Barghouti favors BDS (Boycotts, Divestments and Sanctions of the state of Israel) because "if you don't leash that mad dog, it will bite everyone".

Already has. Still does. Hasn't stopped. And apparently never will, even when their orchestrated leaks of "intelligence" constantly fly in the face of all available evidence.
posted by markkraft at 7:36 PM on February 3, 2013 [3 favorites]


On the contrary: the background to anti-Israelism is Arab and European anti-Semitism; it is only the façade which purports to be progressive and liberal.
I made a basic point that the existence of the BDS movement is not, in itself, proof of anti-Semitism. But if you wish to accuse every person who speaks against the Israeli government of really being an anti-Semite, then I cannot help but feel sorry for you and for those you wrongly believe you are helping.
posted by Jehan at 7:49 PM on February 3, 2013 [6 favorites]


I know it's not unusual for pro-Palestinian groups to be invited to speak on campuses but one gets the impression that in this case the department co-sponsorship is out of the ordinary.

It looks from the Haymarket Books link like Barghouti is on a book tour and they've got Butler to interview him. He's been to Penn and Earlham and will be at Irvine tomorrow. It appears the event was conceived of by a student group. I would guess the department's co-sponsorship amounts to helping them get a room and convincing Judith Butler to show up (she's surely way too big a name for a bunch of undergrads to convince her to come, though it's also possible the publisher got her to come).

Let's put it this way--I met some Maoists on a book tour courtesy of a South Asian Studies department. Butler's politics (and presumably Barghouti's, but I don't know anything about him) are ridiculously mainstream compared to Maoists from Chicago. (How precisely they thought Maoism sounded like a good idea despite the total lack of a peasantry, I don't know. They were totally trying to channel my Democratic disaffection into something more leftwing and I was thinking "WTF? How on earth did you think Maoism makes sense? You're from Chicago!")
posted by hoyland at 7:52 PM on February 3, 2013 [3 favorites]


I don't think that anti-semitism is the main force behind all the academic hostility to Israel. I think it's anti-imperialism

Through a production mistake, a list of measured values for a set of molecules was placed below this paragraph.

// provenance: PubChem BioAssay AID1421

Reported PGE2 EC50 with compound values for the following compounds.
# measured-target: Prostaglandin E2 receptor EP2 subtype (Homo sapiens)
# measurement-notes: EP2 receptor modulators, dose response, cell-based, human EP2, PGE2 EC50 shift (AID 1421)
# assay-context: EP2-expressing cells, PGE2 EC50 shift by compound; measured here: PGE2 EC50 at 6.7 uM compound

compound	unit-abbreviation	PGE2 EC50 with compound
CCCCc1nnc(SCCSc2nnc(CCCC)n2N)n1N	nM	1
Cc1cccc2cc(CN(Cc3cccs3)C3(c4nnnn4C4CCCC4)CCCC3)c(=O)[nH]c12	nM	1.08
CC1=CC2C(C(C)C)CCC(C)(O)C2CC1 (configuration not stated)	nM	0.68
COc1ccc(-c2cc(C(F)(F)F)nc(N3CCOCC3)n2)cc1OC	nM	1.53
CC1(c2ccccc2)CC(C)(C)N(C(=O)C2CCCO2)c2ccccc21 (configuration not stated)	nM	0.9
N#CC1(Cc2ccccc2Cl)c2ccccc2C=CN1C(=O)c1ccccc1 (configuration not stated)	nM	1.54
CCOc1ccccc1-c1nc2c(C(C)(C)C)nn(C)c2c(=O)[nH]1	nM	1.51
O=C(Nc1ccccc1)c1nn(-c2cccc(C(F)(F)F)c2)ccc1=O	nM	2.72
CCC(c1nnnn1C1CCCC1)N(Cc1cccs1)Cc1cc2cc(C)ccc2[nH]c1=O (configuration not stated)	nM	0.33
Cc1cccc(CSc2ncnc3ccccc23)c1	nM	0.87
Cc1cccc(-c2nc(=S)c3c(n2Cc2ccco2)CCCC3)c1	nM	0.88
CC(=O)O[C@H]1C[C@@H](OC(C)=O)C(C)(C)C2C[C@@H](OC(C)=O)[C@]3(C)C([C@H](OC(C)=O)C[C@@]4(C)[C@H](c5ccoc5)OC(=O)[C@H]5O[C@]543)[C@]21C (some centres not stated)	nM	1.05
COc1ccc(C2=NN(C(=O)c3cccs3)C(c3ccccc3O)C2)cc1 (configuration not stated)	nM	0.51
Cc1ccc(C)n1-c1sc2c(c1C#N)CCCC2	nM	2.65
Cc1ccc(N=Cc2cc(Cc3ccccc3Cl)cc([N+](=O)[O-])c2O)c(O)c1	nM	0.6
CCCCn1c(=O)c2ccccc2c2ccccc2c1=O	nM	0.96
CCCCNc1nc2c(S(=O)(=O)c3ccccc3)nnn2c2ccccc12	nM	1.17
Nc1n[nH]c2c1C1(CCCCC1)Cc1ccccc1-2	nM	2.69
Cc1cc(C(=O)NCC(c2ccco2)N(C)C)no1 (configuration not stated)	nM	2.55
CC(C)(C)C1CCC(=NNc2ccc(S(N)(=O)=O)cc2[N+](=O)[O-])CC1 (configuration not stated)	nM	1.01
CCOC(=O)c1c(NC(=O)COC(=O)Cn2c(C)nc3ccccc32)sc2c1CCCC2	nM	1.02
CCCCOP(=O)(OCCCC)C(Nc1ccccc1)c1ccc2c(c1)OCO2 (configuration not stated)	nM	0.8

For liberals, imperialism is the worst of national sins. And Israel is the last country in the world to be formed by mass immigration of people from elsewhere, to the detriment of those already living there, who got displaced. It is comparable, in liberal minds, to how the US displaced the Indians, or the way Australia was settled, or Canada (for that matter), or South Africa.

South Africa is a particularly important example, because international boycott (over decades) finally seemed to have led to majority rule. Most of the whites stayed afterwards (though by no means all) but the natives are viewed by liberals as having gotten their country back.

And they hope to do the same in the case of Israel. It won't work, of course. But you get all kinds of karma and liberal virtue points by trying.
posted by Chocolate Pickle at 7:55 PM on February 3, 2013 [2 favorites]


Joe in Australia: "I think the answer is obvious:…"
I think your answer is kind of Frankensteinian in its cobbled-togetherness.

Pope Guilty: "Asserting that anti-Zionism is anti-Semitic should be just as bannable as telling somebody to go fuck themselves; it is a far worse and far more awful insult"

That's kind of a stretch, don't you think? The assertion is just ignorant conflation, maybe with a little tinge of fear; but telling someone to go fuck themselves is more actively confrontational. I think it's better to point out the conflation over and over rather than resort to banning. But, that's just my take on it.
posted by Red Loop at 7:56 PM on February 3, 2013 [2 favorites]


Entering into any agreement to boycott Israel is a violation of US law punishable by significant fines and 5 years in prison. Even reporting on the status of your business dealings with Israel or Israeli companies that appear on blacklists can be a violation of the law.
posted by humanfont at 7:58 PM on February 3, 2013 [26 favorites]


Hey Metafilter, if you guys don't buy KEDEM tea biscuits and Israeli peppers, I won't either.
posted by dunkadunc at 8:01 PM on February 3, 2013 [4 favorites]


He's been to Penn and Earlham

Earlham Quakers hustle while Penn Quakers merely quake.

Go get 'em Tony Bing!
posted by Ice Cream Socialist at 8:03 PM on February 3, 2013 [2 favorites]


Always let your opponents talk. If you don't, your beliefs become dogma, rather than living truths; and if your opponents are truly wrong, it should be easy enough to refute them openly. If you are right in your beliefs, silencing those who disagree with you is a greater danger to your cause than anything they have to say. It's like these people never read John Stuart Mill.